Brain-controlled technology puts the man behind the wheel

FOUNTAIN, Colo. – Revolutionary technology is a game changer for revitalizing people with mobility challenges. Falci Adaptive Motorsports is showcasing their brain-controlled driving technology for the first time Wednesday at Pikes Peak International Raceway.

The new technology is steering adaptive motorsports in a new direction, turning disabilities into possibilities.

German Aldana Zuniga is accelerating an 850-horsepower NASCAR around the track completely hands-free, using his thoughts to throttle the car. He had a safety driver ride with him, in case of an emergency.

“To be in there and just watch how you go through the track smoothly. And it responds to what you think. It’s just incredible, “said Zuniga.

Zuniga had a car crash in 2013 that paralyzed him from the waist down and left him in limited motion with his hands and arms. Almost 10 years later, the dream of driving a car is coming to life.

“So this is my first time driving a car, yeah. And I feel excited. It’s an amazing experience, “said Zuniga. “You have to focus pretty good on it. So it can do as you think and there won’t be mistakes.

Zuniga is a participant in the University of Miami Miller School of Medicine’s Miami Project to the Cure Paralysis brain-machine interface program. They’re collaborating with the non-profit, Falci Adaptive Motorsports, on this brain-controlled technology.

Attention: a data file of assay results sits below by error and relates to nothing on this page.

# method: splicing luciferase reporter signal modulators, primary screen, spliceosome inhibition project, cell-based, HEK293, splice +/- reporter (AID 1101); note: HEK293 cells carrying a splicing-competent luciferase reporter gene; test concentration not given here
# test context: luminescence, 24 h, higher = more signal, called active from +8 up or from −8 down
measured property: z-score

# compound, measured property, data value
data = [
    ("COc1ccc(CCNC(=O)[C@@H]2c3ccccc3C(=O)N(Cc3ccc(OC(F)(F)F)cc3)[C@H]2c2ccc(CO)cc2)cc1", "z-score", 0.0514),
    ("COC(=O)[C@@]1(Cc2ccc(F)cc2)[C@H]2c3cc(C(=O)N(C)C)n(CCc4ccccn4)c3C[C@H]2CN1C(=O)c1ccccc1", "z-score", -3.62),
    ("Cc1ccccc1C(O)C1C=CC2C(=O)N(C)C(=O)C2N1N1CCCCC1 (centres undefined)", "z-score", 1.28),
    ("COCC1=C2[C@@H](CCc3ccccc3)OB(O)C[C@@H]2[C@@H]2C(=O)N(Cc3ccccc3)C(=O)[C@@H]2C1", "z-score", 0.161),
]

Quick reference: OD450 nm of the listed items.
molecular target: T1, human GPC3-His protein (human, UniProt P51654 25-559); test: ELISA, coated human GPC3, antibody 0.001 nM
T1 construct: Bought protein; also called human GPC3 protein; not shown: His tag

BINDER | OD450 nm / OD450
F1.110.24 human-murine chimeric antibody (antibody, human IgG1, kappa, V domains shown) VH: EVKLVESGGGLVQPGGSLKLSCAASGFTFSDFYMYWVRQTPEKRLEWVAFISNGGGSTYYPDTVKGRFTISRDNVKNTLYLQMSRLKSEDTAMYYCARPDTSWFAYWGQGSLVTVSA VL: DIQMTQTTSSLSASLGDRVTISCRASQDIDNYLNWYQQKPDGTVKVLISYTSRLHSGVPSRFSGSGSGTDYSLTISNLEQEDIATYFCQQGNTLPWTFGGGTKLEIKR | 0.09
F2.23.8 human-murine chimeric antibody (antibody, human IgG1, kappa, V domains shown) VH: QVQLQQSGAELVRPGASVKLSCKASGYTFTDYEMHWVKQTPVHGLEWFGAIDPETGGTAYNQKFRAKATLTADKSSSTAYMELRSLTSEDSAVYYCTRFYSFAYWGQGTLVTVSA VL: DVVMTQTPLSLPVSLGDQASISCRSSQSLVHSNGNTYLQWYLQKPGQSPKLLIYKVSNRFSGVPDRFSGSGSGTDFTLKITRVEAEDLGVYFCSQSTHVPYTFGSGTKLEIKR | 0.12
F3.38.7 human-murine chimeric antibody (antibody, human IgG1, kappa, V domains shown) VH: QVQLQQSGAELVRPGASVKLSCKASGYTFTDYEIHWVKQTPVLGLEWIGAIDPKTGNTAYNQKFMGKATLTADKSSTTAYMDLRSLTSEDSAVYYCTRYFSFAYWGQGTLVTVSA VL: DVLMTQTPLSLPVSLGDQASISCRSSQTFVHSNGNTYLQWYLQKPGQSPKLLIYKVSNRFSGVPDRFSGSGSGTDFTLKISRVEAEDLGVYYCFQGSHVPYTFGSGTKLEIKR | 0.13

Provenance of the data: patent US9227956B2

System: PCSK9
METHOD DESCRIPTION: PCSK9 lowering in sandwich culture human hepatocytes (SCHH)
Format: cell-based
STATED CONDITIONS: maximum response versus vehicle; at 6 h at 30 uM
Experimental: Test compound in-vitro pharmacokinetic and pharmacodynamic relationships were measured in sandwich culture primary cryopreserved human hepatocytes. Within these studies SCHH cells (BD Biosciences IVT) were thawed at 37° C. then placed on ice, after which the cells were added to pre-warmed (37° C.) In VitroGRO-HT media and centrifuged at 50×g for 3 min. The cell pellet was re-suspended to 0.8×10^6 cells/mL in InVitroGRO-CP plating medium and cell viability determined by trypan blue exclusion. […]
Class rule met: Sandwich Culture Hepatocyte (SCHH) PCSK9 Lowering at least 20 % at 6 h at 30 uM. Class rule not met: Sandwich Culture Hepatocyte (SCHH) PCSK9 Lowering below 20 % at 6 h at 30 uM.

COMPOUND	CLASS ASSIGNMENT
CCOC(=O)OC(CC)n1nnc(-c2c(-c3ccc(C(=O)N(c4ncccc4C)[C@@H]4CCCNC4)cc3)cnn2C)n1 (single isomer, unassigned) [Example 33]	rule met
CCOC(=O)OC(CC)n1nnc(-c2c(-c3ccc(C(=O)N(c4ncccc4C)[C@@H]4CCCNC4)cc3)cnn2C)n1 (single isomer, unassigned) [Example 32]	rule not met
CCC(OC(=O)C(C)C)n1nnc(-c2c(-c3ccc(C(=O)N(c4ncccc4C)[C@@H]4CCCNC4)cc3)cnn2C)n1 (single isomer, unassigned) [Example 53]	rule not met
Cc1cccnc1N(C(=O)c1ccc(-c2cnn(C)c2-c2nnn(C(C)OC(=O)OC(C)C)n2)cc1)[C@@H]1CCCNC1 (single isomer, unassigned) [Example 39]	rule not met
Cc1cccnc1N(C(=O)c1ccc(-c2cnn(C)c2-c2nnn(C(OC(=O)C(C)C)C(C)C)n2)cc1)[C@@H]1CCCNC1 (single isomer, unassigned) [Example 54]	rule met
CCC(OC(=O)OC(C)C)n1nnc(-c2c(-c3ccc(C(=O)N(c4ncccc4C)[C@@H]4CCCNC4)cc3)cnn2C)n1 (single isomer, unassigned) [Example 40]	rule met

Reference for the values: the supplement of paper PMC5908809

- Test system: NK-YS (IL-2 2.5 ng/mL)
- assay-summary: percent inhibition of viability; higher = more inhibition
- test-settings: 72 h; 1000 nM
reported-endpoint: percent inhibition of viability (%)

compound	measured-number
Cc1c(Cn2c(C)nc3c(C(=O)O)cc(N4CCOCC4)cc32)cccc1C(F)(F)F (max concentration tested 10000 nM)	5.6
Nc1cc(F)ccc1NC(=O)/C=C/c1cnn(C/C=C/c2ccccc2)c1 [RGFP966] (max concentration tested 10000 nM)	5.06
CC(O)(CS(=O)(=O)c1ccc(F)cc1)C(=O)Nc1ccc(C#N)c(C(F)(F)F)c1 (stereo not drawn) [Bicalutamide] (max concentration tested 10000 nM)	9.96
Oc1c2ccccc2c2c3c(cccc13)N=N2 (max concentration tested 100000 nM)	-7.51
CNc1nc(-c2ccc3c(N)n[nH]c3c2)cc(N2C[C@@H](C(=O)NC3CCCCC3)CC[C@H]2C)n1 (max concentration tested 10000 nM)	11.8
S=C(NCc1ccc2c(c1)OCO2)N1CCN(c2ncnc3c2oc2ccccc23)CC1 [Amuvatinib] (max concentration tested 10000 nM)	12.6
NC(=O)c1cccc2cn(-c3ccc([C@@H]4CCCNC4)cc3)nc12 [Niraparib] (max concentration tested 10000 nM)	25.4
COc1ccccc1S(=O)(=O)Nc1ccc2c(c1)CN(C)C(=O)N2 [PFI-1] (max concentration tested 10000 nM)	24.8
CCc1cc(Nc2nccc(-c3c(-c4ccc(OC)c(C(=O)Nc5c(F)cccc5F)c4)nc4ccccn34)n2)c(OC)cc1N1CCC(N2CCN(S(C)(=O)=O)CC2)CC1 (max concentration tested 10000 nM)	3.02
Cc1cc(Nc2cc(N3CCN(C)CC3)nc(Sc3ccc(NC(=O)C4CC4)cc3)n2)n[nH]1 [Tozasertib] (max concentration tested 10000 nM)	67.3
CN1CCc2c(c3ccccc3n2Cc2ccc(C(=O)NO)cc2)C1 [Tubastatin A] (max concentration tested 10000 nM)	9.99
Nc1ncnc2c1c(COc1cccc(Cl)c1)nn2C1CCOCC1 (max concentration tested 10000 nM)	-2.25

“I’m a neurosurgeon and I focus on my practice with those with spinal cord injuries. And I’ve done this for three decades now. And in meeting these folks it has become clear that mobility and independence is everything for them, “said Dr. Scott Falci, FAM founder.

Zuniga has an implanted brain electrode that can capture electrical signals from the brain. Scientists and engineers at The Miami Project and FAM have combined ideas to capture a specific or “electrical fingerprint”. This information is then fed into FAM’s computer interface, which controls the car’s drive mechanism.

They’re on the right track to use this technology for things like controlling a robotic arm, driving a wheelchair, even simple things like turning lights off or opening doors thought alone.

“It could mean possibilities, not just for me, but for the disabilities with other people. To drive a car, use exercise equipment, to better yourself, “said Zuniga.

In this first phase of the project, Zuniga was able to accelerate the track around thinking alone. Turns and braking were executed with movement of the driver’s head through an in-car camera and helmet system.

Falchi Adaptive Motorsports is already reviving up for the next phase of this project, which will add to brain control steering and braking. This will give drivers complete control of the drive mechanism by using only their thoughts.

“For everyone with a disability, don’t be shy, don’t be nervous. Get out there and try things. Give your best. You won’t regret it, “said Zuniga.

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